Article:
Money Wellness
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category iconMoney Saver
calendar icon04 Mar 2024

How to get value for money on your car insurance

Which? has found that 19 out of 27 car insurers were given two out of five stars when it came to value for money. They surveyed 2,793 customers who'd claimed within the last two years on their overall levels of satisfaction with their insurer and various aspects of their experience.

Here’s who ranked best:

NFU Mutual was awarded four stars out of five when it came to customers' views on its value for money. It had a customer score of 81% (reflecting its customers' overall satisfaction and likelihood to recommend it).

Seven other providers got three stars: AvivaAXA, Bank of Scotland, LV, Nationwide Building Society, Saga and Tesco Bank.

But there were 19 other car insurance providers that only got two stars.

Which? states that if you have to claim on your car insurance, the policy's value for money (or lack) will show itself, and they warn that a policy that misses an important part of cover could cost you more than your insurance.

Things your policy should cover:

When you’re shopping around for car insurance there are a number of things you should check your policy for that may indicate you’ll be paying out of pocket if you do have to claim.

Total loss courtesy car: Which? say that a comprehensive car insurance policy should pay out towards the cost of your car if it's stolen or written off. But if you don’t have access to another vehicle, you could end up shelling out for a hire one.

Check whether a policy offers a temporary car while yours is being replaced.

Legal cover: It is highly likely most policies will have legal cover. But there are distinctions in the cover between policies when it comes to the specific kind of claim you want to make. Many of the policies Which? reviewed were lacking for cover of illegal towing or clamping, or vehicle cloning- someone copying your licence plate. Be sure to check what cover you’d get in this scenario.

 No-claims discount: making a claim for vandalism means you'll lose some of your no-claims discount (NCD) depending on your policy. This is because your insurer had to pay out and wasn’t able to recoup it’s losses.

Personal belongings:  Most policies should have some personal belonging cover if an item is stolen or damaged, but Which? found that some policies came with gaps. Make sure to check whether your policy covers cash, credit cards and mobile phones and laptops.

Misfuelling cover: If you misfuel your car, check whether policies cover both the costs of draining your fuel tank and engine damage, as most only cover one or the other.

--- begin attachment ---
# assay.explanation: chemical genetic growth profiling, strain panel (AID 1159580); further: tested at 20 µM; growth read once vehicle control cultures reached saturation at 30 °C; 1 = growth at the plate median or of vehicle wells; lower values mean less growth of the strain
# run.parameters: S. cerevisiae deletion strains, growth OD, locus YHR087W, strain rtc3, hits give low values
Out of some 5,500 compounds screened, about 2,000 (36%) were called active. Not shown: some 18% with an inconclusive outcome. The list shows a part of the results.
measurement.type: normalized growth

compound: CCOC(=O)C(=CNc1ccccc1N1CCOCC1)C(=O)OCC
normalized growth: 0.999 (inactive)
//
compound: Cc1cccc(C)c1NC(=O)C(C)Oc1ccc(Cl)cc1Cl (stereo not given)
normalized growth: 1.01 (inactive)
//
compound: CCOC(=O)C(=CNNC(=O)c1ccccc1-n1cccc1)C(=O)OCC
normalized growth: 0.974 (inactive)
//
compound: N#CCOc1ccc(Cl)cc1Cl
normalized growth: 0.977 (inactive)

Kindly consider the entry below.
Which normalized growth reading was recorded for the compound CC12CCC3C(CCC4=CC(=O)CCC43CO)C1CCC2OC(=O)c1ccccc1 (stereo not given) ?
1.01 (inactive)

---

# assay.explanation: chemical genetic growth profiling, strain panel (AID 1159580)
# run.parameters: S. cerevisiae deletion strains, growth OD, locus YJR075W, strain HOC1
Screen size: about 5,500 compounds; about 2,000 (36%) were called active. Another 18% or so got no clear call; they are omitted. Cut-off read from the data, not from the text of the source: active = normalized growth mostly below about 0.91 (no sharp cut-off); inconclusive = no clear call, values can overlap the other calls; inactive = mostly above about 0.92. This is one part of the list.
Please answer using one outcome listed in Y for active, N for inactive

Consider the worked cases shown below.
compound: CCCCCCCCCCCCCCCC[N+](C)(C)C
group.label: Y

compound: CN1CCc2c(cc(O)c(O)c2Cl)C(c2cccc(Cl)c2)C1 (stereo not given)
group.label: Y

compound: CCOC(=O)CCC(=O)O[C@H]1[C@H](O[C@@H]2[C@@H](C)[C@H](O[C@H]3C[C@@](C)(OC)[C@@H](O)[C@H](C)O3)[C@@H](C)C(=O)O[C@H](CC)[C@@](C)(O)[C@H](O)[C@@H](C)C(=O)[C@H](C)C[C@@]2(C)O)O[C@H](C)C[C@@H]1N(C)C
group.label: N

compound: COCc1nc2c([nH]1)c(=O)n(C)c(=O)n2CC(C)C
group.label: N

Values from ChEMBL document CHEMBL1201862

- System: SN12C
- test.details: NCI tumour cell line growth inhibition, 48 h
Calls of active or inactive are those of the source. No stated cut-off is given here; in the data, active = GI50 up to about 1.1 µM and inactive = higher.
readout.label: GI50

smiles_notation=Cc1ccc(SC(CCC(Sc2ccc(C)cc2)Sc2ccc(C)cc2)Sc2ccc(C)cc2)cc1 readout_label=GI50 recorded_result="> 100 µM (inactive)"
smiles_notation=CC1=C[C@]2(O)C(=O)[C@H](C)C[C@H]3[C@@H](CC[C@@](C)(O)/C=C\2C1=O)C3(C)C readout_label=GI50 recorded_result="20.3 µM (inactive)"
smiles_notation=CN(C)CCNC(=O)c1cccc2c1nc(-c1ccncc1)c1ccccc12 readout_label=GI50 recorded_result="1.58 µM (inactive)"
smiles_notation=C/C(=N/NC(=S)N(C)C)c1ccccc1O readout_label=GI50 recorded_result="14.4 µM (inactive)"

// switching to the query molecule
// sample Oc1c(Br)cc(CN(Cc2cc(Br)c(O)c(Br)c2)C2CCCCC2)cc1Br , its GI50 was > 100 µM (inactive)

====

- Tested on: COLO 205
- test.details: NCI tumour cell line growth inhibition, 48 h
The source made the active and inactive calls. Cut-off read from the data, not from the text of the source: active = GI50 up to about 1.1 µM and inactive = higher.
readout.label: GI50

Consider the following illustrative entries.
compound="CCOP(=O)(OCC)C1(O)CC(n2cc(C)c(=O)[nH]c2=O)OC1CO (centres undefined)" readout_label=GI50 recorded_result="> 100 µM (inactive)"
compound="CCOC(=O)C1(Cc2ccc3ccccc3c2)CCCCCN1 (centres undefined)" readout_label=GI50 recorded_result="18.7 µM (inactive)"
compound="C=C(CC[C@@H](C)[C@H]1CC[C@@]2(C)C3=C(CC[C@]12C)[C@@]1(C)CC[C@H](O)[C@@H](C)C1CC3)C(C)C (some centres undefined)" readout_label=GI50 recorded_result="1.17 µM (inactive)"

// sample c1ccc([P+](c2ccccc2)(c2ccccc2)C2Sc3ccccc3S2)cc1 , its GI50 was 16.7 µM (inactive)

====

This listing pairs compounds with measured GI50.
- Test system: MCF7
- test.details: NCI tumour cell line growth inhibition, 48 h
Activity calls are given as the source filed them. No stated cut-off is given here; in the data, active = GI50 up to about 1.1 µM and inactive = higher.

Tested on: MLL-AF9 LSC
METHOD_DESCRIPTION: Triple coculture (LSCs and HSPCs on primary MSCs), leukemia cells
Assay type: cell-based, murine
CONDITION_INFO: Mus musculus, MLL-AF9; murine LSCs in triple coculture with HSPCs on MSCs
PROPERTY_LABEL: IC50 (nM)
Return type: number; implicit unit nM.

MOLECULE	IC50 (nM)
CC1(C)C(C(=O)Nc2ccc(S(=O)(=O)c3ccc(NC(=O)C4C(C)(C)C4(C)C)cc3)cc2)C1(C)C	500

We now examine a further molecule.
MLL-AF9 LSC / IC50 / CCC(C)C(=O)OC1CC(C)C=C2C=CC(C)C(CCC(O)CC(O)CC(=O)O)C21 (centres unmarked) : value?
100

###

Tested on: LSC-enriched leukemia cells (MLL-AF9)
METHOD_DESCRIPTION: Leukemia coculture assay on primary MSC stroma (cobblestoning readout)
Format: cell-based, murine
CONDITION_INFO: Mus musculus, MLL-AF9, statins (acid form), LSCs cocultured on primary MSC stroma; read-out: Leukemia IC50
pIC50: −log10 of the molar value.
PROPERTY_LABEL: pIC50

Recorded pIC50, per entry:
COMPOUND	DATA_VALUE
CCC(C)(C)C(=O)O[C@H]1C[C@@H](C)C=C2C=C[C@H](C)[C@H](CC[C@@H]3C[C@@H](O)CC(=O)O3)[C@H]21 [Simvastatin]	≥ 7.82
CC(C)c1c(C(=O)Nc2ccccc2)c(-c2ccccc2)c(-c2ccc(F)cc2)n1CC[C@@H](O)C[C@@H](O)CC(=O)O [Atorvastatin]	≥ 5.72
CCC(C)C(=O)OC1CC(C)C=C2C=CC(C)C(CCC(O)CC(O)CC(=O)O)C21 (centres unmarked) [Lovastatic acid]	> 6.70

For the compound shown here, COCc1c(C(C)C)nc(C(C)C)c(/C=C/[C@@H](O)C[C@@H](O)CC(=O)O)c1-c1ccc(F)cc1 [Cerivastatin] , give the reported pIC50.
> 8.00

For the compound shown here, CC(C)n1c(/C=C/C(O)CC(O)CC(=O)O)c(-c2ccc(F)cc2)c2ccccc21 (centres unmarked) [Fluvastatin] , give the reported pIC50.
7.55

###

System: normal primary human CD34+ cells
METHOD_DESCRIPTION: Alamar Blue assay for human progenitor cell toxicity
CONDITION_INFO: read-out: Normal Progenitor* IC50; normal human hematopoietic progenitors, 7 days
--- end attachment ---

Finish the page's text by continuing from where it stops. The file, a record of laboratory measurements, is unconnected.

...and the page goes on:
Premiums

Another reason your policy may be lacking in value for money is due to record high premiums (the amount you pay for your car insurance policy).

The cost of insuring an average car rose by 58% in the final quarter of 2023, increasing by £338 on average when compared with the same period as the year before, according to Confused.com’s insurance price index.

Last year’s rise in car insurance premiums is the highest annual increase since the index was launched in 2006.

When it comes to renewing your policy, here are some ways that might enable you to pay less:

Go fully comp

Some time back, insurers realised that millions of drivers kept their premiums low by opting for third party, fire and theft. But these motorists turned out to have more accidents than their counterparts who’d take out comprehensive cover.

Therefore, some insurers charge less for fully comprehensive cover than they do for third party, fire and theft.

Remove things you don’t need

It might also be worth reviewing add-ons to see if they’re increasing your quote. Things like courtesy cars, breakdown or car key cover can really inflate premiums.

Check your policy details to make sure you’re not overpaying for things you don’t need.

Make yourself low risk

Have a look at courses like Pass Plus, which is between £150 and £200, or take an advanced driving course. These can demonstrate you’re a low-risk driver and should lead to cheaper premiums.

Don’t guestimate your mileage

You’ll be asked for an estimate of your annual mileage. Don’t guestimate this as you could be miles out and you could end up paying more.

Log your mileage each time you renew your car insurance so you have a regular check point each year you can refer back to. Lots of insurers also have annual mileage calculators on their websites which are useful.

Premiums increase for anyone doing below 2,000 miles a year because they are viewed as higher risk because they aren’t getting enough experience on the road.

Around 5,000 miles a year appears to be the sweet spot for lower insurance prices.

Buy your insurance early

Moving the start date of your insurance by two weeks in advance of the renewal date can save you over £100.

If you do the quote to start the same day, the insurance companies know you’re desperate and will take advantage.

Find more tips on how to keep your premiums low.

Avatar of Lydia Bell-Jones

Lydia Bell-Jones

With a background in banking, Lydia has been writing professionally for over five years. She is passionate about helping people improve their personal finances and has a particular interest in the connection between money and mental health.

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